March 16, 2015
Augmented reality (AR), can best be described as when the real world meets the virtual world, the physical melding with the computer generated. In the ’90s we saw elaborate video game setups with bulky helmets, goggles and gloves that could virtually insert users into an interactive CGI world for a truly immersive experience. In fact, the folks at NASA as well as those in other technical fields like medicine and engineering, have been using virtual reality simulators for years. These simulators help train aspiring users to weld ocean liners, remove malignant tumors or collect moon rocks virtually, and without leaving the office. Building on these available platforms, a number of companies are now exploring AR’s potential for everyday use at the direct consumer level.
One of the first downloadable AR programs available to consumers is the Layar app. It allows users to view, in real time, various points of interest around them via their Smartphone camera or the lens of their Google Glass.
Layar also features streamlining ‘filters,’ like real estate, retail and tourist attractions, through which users can explore their surrounding environment in the manner most applicable to their immediate needs. The program also makes a solid case for use in education, interactive advertising, product packaging and publishing. There are also uses geared toward education, and the added benefit of interactive advertising, product packaging and publishing.
That’s the essential beauty of AR though. It seamlessly blends our analog lives with some digital pomp, rendering our everyday environments more innovative and more directly connected. Imagine, you’re out one evening in an unfamiliar city, searching for the ideal restaurant. You could phone a friend, browse Yelp, or take your inquiry to Siri…or you could simply hold up your camera phone of peep through your Google Glass. You’ll get real-time reviews of all the establishments you pass, their hours and even their menu, so you can see if there’s any truth to their claims of “Best Bacon Cheeseburger this side of the Mississippi.”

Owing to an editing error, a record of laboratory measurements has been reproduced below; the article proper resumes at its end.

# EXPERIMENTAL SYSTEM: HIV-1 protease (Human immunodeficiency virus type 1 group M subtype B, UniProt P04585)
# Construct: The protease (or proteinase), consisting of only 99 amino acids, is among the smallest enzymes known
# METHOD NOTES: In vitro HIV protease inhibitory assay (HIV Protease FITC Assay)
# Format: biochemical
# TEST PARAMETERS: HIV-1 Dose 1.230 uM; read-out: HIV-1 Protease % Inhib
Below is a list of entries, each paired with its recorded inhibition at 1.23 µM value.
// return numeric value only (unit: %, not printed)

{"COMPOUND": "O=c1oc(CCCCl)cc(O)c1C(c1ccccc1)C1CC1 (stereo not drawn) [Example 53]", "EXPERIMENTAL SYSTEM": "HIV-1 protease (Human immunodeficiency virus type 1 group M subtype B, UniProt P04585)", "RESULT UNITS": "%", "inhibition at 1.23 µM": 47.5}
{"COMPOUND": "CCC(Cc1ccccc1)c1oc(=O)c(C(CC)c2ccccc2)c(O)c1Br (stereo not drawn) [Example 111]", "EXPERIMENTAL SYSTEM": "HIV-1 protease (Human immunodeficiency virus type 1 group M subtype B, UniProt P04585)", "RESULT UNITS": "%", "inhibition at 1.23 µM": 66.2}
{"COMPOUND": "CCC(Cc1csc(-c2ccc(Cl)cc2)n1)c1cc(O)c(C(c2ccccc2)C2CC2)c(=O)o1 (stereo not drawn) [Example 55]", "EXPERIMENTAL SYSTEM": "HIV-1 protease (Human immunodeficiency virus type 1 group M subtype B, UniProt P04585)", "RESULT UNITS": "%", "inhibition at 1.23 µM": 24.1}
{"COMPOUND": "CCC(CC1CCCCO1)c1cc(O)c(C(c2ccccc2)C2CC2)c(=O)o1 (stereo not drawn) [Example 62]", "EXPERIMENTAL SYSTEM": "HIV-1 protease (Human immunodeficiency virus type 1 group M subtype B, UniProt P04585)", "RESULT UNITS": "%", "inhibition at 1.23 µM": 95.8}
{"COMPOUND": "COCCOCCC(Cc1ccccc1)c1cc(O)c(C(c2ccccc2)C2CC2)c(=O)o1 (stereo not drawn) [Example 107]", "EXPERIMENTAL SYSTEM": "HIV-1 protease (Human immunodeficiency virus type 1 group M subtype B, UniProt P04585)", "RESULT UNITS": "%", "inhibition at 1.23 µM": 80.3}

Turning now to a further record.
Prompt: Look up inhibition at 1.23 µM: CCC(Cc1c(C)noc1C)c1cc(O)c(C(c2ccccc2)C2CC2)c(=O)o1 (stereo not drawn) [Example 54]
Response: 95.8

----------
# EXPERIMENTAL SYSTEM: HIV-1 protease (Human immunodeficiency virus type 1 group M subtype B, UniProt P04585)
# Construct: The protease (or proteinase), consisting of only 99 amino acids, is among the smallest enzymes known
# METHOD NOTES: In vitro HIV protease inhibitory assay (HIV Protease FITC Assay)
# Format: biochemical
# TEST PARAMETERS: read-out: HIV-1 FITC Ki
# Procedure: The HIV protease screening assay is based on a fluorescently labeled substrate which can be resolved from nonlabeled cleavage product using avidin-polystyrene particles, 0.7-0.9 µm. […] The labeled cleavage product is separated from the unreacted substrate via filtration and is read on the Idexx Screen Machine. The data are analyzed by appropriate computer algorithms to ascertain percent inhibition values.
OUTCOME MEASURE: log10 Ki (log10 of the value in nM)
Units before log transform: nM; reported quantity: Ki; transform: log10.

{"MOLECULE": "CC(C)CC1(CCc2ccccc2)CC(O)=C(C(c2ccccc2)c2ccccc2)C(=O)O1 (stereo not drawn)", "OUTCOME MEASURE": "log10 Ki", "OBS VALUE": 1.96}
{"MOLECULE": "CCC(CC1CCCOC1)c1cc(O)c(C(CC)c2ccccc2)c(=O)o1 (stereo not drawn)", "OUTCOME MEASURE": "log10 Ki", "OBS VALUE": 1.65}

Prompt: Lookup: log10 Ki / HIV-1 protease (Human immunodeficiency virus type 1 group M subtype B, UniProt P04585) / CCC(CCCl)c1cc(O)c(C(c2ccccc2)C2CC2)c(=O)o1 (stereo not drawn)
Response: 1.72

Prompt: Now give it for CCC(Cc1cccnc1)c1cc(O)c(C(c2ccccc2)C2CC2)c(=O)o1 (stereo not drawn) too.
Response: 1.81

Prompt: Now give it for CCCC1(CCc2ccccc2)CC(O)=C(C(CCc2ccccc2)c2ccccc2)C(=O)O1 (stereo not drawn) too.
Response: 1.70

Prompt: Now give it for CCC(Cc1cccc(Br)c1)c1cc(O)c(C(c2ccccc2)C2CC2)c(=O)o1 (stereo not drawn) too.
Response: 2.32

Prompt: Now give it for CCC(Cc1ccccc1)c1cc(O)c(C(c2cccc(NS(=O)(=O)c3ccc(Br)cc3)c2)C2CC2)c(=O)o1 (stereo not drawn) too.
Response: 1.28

Maybe you’re looking to change your residential situation and want the latest info on available living spaces. Rather than parking for hours in front of a computer screen, scrolling through monotonous listings, you can scope the goods in real-time. See a place you like? Use the Layar app to get the exact price, square footage and contact info while you’re standing next to it.
AR’s possibilities run deep with a number of companies getting in on the action. The technology even got the blessing from Google at this year’s I/O conference in a prescient sign of things to come. However, the technology still faces a major hurdle in becoming universally adopted.
Google Glass has its own problems to deal with aesthetically, and they’re unfortunately overshadowing the raw innovati the hardware is delivering. Furthermore, while building AR capability into apps and Smartphone cameras may seem like a logical marriage, the practicality of holding a phone up in front of your face while on the move is substantially less appealing than a hands-free headset. Perhaps that’s why the one concept that’s gaining the most AR traction is integrating it into car windshields. Land Rover’s Transparent Bonnet is currently in the prototype stage, and will allow drivers to effectively see the terrain immediately ahead and below them (as a windshield should) but with a few bells and whistles like the effective incorporation of a city’s points of interest, nearby rest-stops and customizable attractions. It can also display traffic detail, road conditions, speed and breaking information regarding the surrounding cars in traffic.
AR is, without question, one of the next technological frontiers. With many applications spanning nearly every field, and the ability to incorporate its features from any range of products or companies, it fits right in with today’s demand for an endless well of information at our fingertips. AR can bring that directly to us, along with the ability to virtually hurl a few Angry Birds into the real-life visual of our city skyline. I ask you, who doesn’t want that experience at least once?
Written by Jason Edelman of Fueled. Fueled.com is an award-winning mobile app design and development house based in New York, Chicago and London. At Fueled, we don't just build apps; with teams of designers, developers and strategists, we create visually stunning products that redefine the technical boundaries of today's mobile development standards. We've built award-winning iPhone, iPad and Android apps used by millions of people for clients ranging from Fortune 100 companies to up and coming startups including Barney's, Coca Cola, UrbanDaddy, JackThreads and MTV. We hold ourselves to the highest standard of usability, stability and design in every project that we touch.